Long-term market success requires a forward-looking understanding of changing customer needs that go beyond the technical features of the machines and plants. Challenges towards digitalisation and changing market conditions require flexibility and agility in all relevant areas of a company.
Project management in mechanical and plant engineering is a complex task in which all areas – from purchasing to design and assembly – must be monitored and planned centrally.
In mechanical and plant engineering, the level of complexity increases with the combination of purchased parts and self-manufactured parts. A machine and plant manufacturer, therefore, often requires extensive project management. This is because it is usually not only the production itself that is affected by the issue of complexity. Upstream and downstream stakeholders – such as purchasing or design – also have a significant influence on a project’s smooth running. Especially in assembly, it is crucial that all parts are available in the right place and at the right time. That is why it is important that mechanical and plant engineering is able to implement uniform planning – from project planning and design, to external assembly and commissioning.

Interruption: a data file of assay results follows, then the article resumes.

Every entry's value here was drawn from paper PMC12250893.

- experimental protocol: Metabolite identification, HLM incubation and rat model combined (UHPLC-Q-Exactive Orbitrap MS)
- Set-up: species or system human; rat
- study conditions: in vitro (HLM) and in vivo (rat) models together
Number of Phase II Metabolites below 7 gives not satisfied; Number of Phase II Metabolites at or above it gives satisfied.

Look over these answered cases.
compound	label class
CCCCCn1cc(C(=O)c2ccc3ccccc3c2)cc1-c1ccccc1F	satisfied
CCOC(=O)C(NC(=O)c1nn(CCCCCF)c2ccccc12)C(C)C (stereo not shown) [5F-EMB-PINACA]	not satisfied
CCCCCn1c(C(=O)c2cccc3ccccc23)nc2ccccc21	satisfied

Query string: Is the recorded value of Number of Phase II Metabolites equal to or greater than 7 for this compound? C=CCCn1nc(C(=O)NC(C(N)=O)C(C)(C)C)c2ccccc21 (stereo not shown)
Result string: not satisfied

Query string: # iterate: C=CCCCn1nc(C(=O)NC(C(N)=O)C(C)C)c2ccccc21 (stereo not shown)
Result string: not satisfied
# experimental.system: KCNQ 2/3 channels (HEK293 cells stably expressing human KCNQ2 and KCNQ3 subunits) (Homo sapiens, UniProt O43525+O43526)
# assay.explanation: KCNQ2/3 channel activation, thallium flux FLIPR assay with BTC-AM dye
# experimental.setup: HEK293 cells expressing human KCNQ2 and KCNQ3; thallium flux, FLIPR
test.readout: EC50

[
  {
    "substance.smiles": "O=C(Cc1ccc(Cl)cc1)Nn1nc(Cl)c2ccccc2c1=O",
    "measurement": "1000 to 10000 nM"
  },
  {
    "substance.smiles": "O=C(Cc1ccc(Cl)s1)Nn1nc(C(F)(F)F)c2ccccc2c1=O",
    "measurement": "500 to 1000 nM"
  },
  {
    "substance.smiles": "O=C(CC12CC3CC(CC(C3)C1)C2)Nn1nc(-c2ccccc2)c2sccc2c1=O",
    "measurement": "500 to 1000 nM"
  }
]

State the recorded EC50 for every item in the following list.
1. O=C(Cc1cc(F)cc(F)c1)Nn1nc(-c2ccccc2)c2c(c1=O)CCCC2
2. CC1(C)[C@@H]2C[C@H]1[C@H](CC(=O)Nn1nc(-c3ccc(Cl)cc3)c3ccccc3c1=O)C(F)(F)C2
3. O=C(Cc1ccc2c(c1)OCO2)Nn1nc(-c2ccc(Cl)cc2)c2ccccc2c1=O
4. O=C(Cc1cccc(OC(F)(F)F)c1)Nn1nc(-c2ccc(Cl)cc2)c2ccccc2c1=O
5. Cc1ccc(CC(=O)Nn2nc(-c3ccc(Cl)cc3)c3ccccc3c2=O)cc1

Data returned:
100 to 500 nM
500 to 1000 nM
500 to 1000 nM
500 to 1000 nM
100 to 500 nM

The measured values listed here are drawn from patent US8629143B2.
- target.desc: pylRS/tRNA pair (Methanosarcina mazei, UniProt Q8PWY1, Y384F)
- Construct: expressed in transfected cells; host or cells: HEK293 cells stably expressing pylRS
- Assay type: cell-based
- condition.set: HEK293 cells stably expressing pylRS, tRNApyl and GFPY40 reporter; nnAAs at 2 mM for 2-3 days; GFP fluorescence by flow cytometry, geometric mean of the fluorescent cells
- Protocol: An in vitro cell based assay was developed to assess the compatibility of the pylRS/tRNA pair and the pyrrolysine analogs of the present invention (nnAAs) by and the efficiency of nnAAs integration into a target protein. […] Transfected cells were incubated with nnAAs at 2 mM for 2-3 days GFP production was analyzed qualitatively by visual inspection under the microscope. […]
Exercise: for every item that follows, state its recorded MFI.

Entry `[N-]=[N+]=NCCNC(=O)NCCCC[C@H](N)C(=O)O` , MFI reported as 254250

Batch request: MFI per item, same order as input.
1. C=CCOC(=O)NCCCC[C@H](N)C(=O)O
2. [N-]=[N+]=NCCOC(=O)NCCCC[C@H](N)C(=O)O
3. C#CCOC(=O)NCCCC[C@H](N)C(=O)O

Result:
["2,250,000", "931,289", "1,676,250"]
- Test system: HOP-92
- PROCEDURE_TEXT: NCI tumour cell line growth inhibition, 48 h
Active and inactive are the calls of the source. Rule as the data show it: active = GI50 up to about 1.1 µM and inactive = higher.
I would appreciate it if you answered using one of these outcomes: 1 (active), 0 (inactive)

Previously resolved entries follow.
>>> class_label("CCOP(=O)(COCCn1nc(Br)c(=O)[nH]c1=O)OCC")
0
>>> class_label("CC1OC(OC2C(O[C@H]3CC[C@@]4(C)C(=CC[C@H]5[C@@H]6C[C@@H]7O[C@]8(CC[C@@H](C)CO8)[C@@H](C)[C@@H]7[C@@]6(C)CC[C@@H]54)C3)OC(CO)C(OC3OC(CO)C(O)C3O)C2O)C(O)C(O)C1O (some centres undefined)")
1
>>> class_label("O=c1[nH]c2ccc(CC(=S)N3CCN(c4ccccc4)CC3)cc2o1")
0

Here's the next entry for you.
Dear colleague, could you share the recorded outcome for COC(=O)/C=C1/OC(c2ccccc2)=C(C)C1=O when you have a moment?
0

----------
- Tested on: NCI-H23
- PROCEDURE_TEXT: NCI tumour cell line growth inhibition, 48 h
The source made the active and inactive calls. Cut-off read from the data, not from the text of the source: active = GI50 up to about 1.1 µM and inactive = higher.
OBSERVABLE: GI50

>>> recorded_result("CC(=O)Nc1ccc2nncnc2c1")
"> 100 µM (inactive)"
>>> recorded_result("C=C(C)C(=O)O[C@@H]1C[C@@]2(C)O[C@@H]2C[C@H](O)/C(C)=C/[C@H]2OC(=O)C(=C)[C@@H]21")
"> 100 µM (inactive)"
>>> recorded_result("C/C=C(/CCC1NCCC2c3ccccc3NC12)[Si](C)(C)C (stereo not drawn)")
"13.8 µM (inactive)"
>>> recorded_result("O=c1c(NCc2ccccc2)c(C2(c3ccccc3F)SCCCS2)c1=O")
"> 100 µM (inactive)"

Digitisation and Industry 4.0 are highly relevant for mechanical and plant engineering, both from the perspective of the digitised products and services provider, and the user in internal processes. In the context of digital networking, for example, cyber physical systems, big data, artificial intelligence, predictive maintenance, digital assistance systems and other digital technologies are playing an increasingly important role for mechanical engineering. Digital business models and new competitors from the “platform economy” pose an increasing number of challenges for mechanical engineering companies.
Digitised solutions and data-based services open up new business options that have the potential to noticeably and sustainably increase the companies’ competitiveness. However, modernisation and digitalisation can only succeed if the necessary internal processes are in place.